ZZ Top aren’t the most natural fit for a rock documentary.
Newly released on home video, That Little Ol’ Band From Texas bucks the genre’s template in many ways. The group has thrived for more than five decades without the breakups, lineup changes or commercial bottoming outs that typically provide the narrative backbone for these sorta projects.
Instead, the idiosyncratic, self-contained trio has managed to maintain an air of mystery while avoiding any major controversies or tragedies throughout its career. So, why pull the curtain back now?
“At first it wasn’t an obvious choice, in a sense that this was a band that we knew very little about, generally pretty private and has this long kind of road before most of the people on the planet knew who they were,” director Sam Dunn tells UCR. “Our attitude was like, ‘Well, we can use that as an opportunity to really dig into where ZZ Top came from. What’s their story? How did they get to that point where one night no one knew who they were, and then the next night it seemed like everyone knew who they were by virtue of these MTV music videos?’ So, that was the kernel of the story that intrigued us.”
Like millions of kids who grew up in the early ’80s, Dunn was introduced to the music of ZZ Top through their eye-catching videos on MTV, the ones that featured guitarist Billy Gibbons‘ and bassist Dusty Hill’s very long beards, the attractive women and the iconic roadster. But he was unfamiliar with the group’s earlier music.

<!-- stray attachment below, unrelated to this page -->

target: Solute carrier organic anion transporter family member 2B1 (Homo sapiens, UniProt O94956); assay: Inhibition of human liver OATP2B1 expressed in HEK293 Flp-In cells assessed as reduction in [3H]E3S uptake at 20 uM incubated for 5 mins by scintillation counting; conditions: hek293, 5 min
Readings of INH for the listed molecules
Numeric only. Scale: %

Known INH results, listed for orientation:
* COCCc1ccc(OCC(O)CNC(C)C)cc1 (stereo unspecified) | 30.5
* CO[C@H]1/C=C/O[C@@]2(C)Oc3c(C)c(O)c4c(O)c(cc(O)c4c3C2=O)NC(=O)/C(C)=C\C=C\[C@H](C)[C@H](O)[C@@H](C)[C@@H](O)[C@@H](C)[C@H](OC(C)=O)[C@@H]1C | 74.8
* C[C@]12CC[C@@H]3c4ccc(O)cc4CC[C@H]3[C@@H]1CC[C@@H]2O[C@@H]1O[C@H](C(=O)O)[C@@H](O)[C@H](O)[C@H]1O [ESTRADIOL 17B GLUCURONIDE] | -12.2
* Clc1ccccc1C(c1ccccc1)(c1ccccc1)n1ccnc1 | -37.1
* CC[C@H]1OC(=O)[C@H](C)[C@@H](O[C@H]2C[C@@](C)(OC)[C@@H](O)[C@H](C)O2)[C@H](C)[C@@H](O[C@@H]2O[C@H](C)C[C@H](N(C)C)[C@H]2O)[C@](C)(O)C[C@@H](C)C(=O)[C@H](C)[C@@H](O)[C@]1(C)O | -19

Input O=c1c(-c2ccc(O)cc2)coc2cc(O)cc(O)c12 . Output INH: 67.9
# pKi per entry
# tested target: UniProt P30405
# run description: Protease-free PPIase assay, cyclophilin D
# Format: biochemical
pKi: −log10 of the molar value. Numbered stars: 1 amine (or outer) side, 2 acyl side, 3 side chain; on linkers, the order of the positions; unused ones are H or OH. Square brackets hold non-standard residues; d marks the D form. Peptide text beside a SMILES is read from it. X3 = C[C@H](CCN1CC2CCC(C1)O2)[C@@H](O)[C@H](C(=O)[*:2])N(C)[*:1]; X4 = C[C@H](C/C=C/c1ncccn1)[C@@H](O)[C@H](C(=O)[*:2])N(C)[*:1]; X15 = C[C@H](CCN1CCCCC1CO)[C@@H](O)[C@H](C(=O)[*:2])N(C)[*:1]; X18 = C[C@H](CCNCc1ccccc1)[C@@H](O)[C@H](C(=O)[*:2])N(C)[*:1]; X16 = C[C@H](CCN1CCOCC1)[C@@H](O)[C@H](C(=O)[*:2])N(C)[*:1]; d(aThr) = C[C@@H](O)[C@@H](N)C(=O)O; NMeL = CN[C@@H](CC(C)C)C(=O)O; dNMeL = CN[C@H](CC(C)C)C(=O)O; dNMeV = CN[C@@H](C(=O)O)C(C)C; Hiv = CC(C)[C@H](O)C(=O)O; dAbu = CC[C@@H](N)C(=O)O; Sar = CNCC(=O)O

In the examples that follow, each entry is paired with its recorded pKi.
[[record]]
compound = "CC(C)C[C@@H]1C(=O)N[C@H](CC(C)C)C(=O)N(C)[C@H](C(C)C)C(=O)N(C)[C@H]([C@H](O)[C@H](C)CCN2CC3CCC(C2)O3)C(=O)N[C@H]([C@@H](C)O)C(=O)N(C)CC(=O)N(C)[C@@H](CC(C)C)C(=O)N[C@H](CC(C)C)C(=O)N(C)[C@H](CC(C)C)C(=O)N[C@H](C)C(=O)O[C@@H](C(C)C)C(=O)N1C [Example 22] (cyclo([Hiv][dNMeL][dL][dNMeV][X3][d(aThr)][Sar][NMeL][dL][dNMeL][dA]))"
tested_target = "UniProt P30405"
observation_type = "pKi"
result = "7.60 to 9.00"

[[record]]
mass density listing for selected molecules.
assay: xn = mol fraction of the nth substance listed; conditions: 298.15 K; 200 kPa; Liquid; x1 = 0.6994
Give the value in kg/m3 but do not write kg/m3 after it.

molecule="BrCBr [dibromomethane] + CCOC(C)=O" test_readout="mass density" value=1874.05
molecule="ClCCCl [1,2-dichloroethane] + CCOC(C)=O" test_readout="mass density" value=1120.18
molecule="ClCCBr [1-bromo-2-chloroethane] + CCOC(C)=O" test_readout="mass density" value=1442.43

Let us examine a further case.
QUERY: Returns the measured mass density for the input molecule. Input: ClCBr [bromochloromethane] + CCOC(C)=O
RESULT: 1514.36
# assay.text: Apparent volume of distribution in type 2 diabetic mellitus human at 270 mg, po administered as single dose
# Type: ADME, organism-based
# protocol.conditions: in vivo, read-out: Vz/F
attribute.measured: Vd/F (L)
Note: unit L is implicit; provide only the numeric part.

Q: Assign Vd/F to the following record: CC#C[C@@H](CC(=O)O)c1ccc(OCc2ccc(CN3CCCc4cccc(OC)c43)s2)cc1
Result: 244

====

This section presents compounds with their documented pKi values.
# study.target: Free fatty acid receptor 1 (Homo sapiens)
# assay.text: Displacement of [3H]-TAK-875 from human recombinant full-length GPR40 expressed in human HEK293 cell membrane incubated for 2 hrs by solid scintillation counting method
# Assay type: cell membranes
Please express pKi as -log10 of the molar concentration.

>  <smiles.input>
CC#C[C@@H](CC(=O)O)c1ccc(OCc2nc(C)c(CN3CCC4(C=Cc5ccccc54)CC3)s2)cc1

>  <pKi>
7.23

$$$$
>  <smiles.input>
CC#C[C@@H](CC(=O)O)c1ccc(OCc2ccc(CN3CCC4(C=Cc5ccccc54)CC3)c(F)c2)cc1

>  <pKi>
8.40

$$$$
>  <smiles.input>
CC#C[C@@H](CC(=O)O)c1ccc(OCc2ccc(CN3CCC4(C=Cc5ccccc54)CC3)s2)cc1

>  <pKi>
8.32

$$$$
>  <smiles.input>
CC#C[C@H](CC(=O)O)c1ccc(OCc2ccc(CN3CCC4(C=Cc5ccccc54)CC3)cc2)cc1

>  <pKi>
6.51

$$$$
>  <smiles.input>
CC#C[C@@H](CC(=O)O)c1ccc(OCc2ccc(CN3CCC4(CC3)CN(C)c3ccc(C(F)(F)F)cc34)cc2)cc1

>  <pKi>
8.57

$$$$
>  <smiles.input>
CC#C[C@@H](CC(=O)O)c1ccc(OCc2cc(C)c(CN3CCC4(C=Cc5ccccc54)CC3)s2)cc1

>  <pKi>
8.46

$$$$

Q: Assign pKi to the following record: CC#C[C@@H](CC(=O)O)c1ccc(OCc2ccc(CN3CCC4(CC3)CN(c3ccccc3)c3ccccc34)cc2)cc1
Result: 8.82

“I didn’t know their back catalog,” Dunn, co-founder of the Toronto-based production company Banger, says. “I didn’t know where they had come from. I didn’t know their early records. And so when we got the opportunity to make the film, I spent time going back listening to those early records and getting a stronger sense of where they came from.”
That Little Ol’ Band From Texas makes its home-video release on Feb. 28 via DVD, Blu-ray and digital formats. The documentary chronicles the 50-year career of the trio, starting with individual members’ early forays into music before ZZ Top to their slow but gradual rise beyond their region during the ’70s to their ascendancy to mainstream popularity starting with 1983’s Eliminator. In addition to interviews with all three founding members — Gibbons, Hill and drummer Frank Beard — the movie offers testimonials from notable figures such as Billy Bob Thornton, Steve Miller and Queens of the Stone Age‘s Josh Homme.
Among the many things tackled in the documentary are how the band nailed its distinctive blues-influenced rock sound in the studio, its legendary Worldwide Texas Tour from 1976-77, its supporting slot for the Rolling Stones in Honolulu and the influence of late manager Bill Ham, the unofficial fourth member of ZZ Top.
“He modeled himself on Colonel Tom Parker, who famously protected and controlled Elvis [Presley]‘s career,” Dunn says of Ham. “He had the same approach with ZZ Top. Right from the get-go when we started making the film, we knew Bill Ham was going to be a central part of the story. And when he passed away [in 2016], we had to think about using animation and other tools to make the viewers feel that he was actually part of the story, and it wasn’t just other people telling the story for him.”